After nearly two years of particularly tight labor market conditions, things may be starting to cool down. Employment and labor force participation have been inching higher, the rate of people voluntarily leaving their jobs has slowed, and job openings have been on a somewhat steady decline since early 2022.
Even as employment options may be thinning, some people are still looking for better opportunities, including those who are already employed, according to a recent Federal Reserve Bank of Minneapolis survey of workers and job seekers.1 Whether employed or not, many job seekers reported being constrained by a variety of obstacles in their search for a better employment fit.2
This survey is part of an ongoing effort by the Minneapolis Fed to better understand workers’ experiences and how job seekers view current opportunities in today’s labor market. Their perspectives help the Minneapolis Fed have a more comprehensive understanding of economic conditions across the region, which ultimately can inform monetary policy.
A picture of job seekers
The survey received responses from 450 individuals who work across a variety of occupations, from bartenders and accountants to janitors and nurses. While most respondents were employed (411), some were retired (27), and a very small fraction were unemployed (12).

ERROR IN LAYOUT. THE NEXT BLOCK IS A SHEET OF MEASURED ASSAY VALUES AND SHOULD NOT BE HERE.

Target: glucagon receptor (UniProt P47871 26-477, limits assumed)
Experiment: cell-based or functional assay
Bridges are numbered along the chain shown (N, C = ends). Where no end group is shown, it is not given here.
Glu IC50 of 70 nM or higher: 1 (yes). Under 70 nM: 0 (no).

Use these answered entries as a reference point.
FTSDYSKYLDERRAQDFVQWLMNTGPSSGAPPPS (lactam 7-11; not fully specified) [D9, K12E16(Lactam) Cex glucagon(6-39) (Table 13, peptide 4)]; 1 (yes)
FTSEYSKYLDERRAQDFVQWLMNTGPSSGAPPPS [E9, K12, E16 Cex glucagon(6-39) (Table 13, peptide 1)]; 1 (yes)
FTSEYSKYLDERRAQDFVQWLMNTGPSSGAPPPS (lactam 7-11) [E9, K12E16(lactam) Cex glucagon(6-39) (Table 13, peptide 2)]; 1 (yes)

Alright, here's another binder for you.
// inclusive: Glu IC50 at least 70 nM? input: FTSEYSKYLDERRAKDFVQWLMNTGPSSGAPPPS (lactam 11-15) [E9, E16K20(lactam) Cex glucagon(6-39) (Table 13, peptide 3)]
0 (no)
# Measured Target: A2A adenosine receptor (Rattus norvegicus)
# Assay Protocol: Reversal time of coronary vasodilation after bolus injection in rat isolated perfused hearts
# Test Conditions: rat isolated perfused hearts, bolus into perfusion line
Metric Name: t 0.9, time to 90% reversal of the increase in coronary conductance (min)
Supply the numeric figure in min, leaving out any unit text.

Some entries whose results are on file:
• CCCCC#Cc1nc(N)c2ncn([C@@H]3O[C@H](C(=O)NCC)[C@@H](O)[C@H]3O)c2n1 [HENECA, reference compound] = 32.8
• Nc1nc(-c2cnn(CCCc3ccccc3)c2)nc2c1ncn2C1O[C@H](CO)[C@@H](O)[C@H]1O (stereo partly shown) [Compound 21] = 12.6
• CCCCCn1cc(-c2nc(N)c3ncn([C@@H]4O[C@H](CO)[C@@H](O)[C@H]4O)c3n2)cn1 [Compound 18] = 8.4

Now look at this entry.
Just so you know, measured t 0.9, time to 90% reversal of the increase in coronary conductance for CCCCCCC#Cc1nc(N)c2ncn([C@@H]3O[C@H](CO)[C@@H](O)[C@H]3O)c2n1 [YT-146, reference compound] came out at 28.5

Three-quarters of those who reported demographic characteristics identified as female and a quarter as male. Most respondents identified as White, and a very small share identified as American Indian, Black, or Hispanic. Ages ranged from 16 to 84 years old, with a median age of 48.
Among those reporting their education level, the pool was split equally between those with a high school diploma or less and those with a two- or four-year college degree or more. Nearly half of respondents reported earning wages under $20 per hour or an equivalent salary.
Making changes in the labor market
Most employed respondents were looking to stay put at their current job, but a notable 20 percent wanted to make some type of change to their employment situation.
The majority of these change-seekers were full-time workers with widespread tenures. More than a quarter of those who started their current job in the last year were already looking to make changes. Over a third had been at their job between one and five years, and nearly 37 percent had been with their current employer for five years or more.
Predominantly, these workers wanted to increase their pay and get better benefits. Personal income for the group skewed lower, with the majority making under $50,000 a year. Over half were the sole income providers for their families. Many were seeking to improve their finances by looking for a new job, although a slightly lower number were pushing for higher pay at their current jobs.
“I would stay at my current job, but the pay has not risen with inflation, and they refuse to give us raises,” commented a security guard from Wisconsin.